This view is significantly revised in modern independent Ukraine, where he is now viewed as almost an iconic figure with unmatched significance for the Ukrainian nation, a view that has been mostly shared all along by the Ukrainian diaspora that has always revered Shevchenko.

A young Shevchenko on a Ukrainian 100 Hryven note

Here's one of Shevchenko's poems translated into English:

My Friendly Epistle

To the Dead, the Living, and to Those Yet Unborn, My Countrymen all Who Live in Ukraine and Outside Ukraine,

If a man say, I Love God, and
hate his brother, he is a liar,
1 John iv. 20

Day dawns, then comes the twilight grey,
The limit of the live-long day;
For weary people sleep seems best
And all God's creatures go to rest.
I, only, grieve like one accursed,
Through all the hours both last and first,
Sad at the crossroads, day and night,
With no one there to see my plight;
No one can see me, no one knows me;
All men are deaf, no ears disclose me;
Men stand and trade their mutual chains
And barter truth for filthy gains,
Committing shame against the Lord
By harnessing for black reward
People in yokes and sowing evil
In fields commissioned by the Devil...
And what will sprout? You soon will see
What kind of harvest there will be!
Come to your senses, ruthless ones,
O stupid children, Folly's sons!
And bring that peaceftil paradise,
Your own Ukraine, before your eyes;
Then let your heart, in love sincere,
Embrace her mighty ruin here!
Break then your chains, in love unite,
Nor seek in foreign lands the sight
Of things not even found above,
Still less in lands that strangers love...
Then in your own house you will see
True justice, strength, and liberty!

Gain knowledge, brothers! Think and read,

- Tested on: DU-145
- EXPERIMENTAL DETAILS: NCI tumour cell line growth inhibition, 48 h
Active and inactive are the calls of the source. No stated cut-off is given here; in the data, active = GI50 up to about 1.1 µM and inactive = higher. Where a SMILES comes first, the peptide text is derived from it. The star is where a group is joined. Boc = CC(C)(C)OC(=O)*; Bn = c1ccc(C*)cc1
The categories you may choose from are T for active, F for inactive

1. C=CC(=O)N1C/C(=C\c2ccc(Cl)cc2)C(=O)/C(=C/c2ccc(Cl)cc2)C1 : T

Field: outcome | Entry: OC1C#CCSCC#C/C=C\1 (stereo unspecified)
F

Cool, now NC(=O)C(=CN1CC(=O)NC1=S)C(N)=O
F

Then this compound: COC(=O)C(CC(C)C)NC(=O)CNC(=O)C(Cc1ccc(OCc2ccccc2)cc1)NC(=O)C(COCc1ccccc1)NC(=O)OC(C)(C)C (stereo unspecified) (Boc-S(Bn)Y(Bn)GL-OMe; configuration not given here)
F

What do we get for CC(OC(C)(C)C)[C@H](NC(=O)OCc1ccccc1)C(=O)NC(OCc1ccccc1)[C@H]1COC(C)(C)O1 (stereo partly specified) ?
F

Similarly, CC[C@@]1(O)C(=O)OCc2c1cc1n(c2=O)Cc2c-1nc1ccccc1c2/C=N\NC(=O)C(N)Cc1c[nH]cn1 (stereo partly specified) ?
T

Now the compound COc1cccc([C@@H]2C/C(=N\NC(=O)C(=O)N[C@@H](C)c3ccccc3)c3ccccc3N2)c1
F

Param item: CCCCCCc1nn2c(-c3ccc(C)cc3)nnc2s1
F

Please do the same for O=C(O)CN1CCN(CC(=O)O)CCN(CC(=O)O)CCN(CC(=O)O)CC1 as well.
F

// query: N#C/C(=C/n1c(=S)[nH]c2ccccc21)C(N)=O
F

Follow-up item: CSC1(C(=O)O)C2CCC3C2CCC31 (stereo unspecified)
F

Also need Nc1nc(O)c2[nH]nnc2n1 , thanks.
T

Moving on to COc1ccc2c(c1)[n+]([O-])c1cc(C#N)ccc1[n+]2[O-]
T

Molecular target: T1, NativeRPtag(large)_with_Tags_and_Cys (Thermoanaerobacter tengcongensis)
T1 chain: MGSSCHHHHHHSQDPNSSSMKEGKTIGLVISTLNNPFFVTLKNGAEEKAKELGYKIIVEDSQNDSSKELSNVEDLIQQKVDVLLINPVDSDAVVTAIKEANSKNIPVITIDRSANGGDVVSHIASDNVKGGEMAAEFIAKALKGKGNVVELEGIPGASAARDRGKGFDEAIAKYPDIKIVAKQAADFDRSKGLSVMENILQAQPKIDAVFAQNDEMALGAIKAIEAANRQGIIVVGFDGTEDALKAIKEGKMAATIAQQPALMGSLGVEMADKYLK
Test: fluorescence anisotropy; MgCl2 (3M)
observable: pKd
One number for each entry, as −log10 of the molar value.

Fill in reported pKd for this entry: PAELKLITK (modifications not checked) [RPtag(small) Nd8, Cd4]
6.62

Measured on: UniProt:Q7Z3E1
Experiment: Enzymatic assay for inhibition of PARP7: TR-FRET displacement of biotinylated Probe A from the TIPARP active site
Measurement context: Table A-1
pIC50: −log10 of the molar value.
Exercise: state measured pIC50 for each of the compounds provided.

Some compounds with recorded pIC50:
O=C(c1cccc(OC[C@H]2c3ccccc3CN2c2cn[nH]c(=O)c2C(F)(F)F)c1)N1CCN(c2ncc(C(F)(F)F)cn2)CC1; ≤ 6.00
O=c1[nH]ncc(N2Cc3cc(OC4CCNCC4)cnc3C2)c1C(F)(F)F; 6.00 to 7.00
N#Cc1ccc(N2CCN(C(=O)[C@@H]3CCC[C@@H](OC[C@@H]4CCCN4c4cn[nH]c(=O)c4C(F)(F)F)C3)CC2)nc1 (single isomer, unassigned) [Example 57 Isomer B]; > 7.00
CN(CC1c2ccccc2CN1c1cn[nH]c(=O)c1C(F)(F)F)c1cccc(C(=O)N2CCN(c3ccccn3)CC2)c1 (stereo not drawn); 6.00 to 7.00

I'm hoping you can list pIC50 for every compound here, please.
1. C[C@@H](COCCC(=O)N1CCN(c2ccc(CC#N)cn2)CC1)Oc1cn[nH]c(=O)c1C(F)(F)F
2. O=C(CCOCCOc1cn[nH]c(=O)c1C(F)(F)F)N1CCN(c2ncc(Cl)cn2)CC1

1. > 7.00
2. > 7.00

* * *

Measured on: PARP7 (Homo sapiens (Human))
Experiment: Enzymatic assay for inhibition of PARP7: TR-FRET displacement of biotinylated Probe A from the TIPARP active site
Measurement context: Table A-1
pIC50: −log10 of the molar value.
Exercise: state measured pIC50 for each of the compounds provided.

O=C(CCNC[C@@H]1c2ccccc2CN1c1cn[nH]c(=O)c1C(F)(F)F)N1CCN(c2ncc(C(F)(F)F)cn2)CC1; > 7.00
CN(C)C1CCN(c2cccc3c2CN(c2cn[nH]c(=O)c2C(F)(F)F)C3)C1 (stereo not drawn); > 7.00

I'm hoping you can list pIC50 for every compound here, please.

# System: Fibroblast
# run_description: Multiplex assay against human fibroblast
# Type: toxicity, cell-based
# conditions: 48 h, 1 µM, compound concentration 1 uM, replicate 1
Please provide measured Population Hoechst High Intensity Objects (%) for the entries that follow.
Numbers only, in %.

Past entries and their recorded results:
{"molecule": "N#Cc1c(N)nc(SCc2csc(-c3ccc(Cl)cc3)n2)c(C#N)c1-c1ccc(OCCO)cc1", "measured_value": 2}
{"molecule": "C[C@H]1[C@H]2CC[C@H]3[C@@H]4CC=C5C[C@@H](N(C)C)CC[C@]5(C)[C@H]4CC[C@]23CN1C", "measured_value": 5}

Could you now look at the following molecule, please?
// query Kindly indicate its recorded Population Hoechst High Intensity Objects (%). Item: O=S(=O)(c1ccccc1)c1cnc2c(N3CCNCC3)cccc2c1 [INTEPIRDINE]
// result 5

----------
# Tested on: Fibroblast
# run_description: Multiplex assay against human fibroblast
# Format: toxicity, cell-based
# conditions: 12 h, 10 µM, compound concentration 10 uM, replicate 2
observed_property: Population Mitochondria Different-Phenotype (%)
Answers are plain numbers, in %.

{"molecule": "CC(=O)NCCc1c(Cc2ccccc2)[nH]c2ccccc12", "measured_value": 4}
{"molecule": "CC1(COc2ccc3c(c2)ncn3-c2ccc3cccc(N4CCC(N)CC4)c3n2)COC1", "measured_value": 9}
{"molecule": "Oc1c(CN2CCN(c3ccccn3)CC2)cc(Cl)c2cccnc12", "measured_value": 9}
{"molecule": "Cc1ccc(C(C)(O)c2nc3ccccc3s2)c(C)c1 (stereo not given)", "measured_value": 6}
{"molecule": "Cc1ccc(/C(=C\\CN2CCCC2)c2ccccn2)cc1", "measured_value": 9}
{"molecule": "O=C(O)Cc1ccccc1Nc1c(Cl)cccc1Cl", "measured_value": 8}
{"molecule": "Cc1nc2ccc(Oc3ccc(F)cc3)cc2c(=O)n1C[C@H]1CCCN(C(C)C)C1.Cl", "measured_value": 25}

And to your neighbours' gifts pay heed, --
Yet do not thus neglect your own:
For he who is forgetful shown
Of his own mother, graceless elf,
Is punished by our God Himself.
Strangers will turn from such as he
And grudge him hospitality --
Nay, his own children grow estranged;
Though one so evil may have ranged
The whole wide earth, he shall not find
A home to give him peace of mind.

Sadly I weep when I recall
The unforgotten deeds of all
Our ancestors: their toilsome deeds!
Could I forget their pangs and needs,
I, as my price, would than suppress
Half of my own life's happiness...

Such is our glory, sad and plain,
The glory of our own Ukraine!
I would advise you so to read
That you may see, in very deed,
No dream but all the wrongs of old
That burial mounds might here unfold
Before your eyes in martyred hosts,
That you might ask those grisly ghosts:
Who were the tortured ones, in fact,
And why, and when, were they so racked?...

Then 0 my brothers, as a start,
Come, clasp your brothers to your heart, --
So let your mother smile with joy
And dry her tears without annoy.
Blest be your children in these lands
By touch of your toil-hardened hands,
And, duly washed, kissed let them be
With lips that speak of liberty!
Then all the shame of days of old,
Forgotten, shall no more be told;
Then shall our day of hope arrive,
Ukrainian glory shall revive,
No twilight but the dawn shall render
And break forth into novel splendour....
Brother, embrace! Your hopes possess,
I beg you in all eagerness!

The Shevchenko monument is located here: 49°47'32.09"N 30° 6'54.01"E